Culture and Art

Get Started. It's Free
or sign up with your email address
Culture and Art by Mind Map: Culture and Art

1. The Origins of Art

1.1. "...the individual creativity attributed to artists makes an important difference - works of fine art are unique, decorative art is scarce, craft is common and, at the bottom of the scale, most industrial products are ubiquitous" (Burt, 20).

1.2. The British Museum was founded in 1753, which began as a curiosity cabinet and then started to accumulate Western knowledge of cultures from around the world (Burt, 14).

2. Classical Art

2.1. Hellenomania - the European trend of fetishizing ancient Greek art

2.2. "Art is the sensuous presentation of ideas" - Hegel

3. Oriental Art

3.1. Orientalism - "a way of coming to terms with the Orient that is based on the Orient's special place in European Western experience" (Burt, 39).

3.2. "European ignorance of Asian artistic values, at first inevitable but later willful and prejudiced, reflected a sense of cultural superiority appropriate to the building of commercial and political empires" (Burt, 50).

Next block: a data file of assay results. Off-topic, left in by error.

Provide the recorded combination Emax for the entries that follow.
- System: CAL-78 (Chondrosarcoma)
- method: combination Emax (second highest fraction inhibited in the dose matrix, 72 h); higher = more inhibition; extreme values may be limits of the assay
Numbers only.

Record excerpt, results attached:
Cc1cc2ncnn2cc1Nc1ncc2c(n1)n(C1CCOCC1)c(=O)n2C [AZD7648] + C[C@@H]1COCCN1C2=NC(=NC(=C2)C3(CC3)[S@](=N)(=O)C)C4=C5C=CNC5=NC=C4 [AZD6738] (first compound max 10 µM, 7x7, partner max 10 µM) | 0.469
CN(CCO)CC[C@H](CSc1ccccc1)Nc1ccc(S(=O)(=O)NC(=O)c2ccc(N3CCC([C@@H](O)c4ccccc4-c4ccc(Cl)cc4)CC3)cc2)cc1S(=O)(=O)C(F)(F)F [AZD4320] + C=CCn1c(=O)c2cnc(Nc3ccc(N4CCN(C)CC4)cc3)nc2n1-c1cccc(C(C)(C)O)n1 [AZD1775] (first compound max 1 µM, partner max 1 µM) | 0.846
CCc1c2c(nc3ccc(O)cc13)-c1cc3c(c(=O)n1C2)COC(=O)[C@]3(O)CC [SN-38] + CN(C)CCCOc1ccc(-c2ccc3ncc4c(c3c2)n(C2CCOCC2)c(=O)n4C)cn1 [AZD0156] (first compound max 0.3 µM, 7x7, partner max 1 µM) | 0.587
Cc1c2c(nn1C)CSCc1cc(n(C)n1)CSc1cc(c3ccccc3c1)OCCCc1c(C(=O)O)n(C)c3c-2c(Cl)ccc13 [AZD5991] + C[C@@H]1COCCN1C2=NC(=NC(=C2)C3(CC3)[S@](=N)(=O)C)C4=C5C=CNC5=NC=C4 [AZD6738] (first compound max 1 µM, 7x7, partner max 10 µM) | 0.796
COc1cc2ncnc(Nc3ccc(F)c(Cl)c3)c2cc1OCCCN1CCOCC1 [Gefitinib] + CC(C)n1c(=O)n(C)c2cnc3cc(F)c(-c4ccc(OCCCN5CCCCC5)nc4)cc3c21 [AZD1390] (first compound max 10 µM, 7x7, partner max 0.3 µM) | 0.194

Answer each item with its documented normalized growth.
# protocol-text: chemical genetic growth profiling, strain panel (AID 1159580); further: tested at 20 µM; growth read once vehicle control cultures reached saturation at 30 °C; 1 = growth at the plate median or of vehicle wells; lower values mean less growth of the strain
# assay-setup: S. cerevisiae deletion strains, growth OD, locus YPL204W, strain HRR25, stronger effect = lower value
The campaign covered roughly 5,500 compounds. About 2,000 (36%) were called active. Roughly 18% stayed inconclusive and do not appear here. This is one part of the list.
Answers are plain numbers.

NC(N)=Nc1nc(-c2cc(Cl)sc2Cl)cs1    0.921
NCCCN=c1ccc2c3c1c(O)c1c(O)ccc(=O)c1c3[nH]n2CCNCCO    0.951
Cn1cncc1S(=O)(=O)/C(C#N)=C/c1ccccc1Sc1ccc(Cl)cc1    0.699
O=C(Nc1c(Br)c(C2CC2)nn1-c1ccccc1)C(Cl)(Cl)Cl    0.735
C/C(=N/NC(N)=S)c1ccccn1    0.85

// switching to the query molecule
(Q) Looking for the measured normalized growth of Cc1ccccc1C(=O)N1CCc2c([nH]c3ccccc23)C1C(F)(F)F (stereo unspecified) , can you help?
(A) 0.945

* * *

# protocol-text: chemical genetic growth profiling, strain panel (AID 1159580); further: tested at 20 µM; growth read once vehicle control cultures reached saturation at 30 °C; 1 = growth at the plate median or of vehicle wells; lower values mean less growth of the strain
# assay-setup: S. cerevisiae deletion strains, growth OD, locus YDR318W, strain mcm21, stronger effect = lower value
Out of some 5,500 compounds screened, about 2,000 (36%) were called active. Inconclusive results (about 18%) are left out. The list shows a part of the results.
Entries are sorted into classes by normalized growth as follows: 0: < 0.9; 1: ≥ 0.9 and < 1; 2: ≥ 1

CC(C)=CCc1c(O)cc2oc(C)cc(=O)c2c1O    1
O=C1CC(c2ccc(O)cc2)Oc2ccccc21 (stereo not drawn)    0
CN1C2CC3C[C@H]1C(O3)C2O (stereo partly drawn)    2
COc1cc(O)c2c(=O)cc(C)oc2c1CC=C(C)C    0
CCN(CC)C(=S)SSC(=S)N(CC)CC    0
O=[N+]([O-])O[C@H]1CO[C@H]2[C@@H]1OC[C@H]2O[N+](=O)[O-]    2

4. Primitive Art

4.1. Historical particularism - a concept attributed to Franz Boas' work that advocates that each culture has its own particular history which causes it to develop in specific, unique ways

4.2. "The idea that before colonialism most African societies were relatively isolated, internally coherent, and highly integrated has been such a powerful paradigm and so fundamental to the West's understanding of Africa that we are obliged to retain it even when we now know that much of it is an oversimplification" (Kasfir 1992).

5. Prehistoric Art

5.1. "foraging societies can have cosmological, ritual, and artistic traditions far more sophisticated than the imaginations of prehistorians" (Burt, 71).

5.2. Processual archaeology focused on using modern peoples that produced similar material culture to understand the technical processes that cause cultural change; and post-processional archaeologists put forth that no one is immune from bias, even scientists (Burt, 73).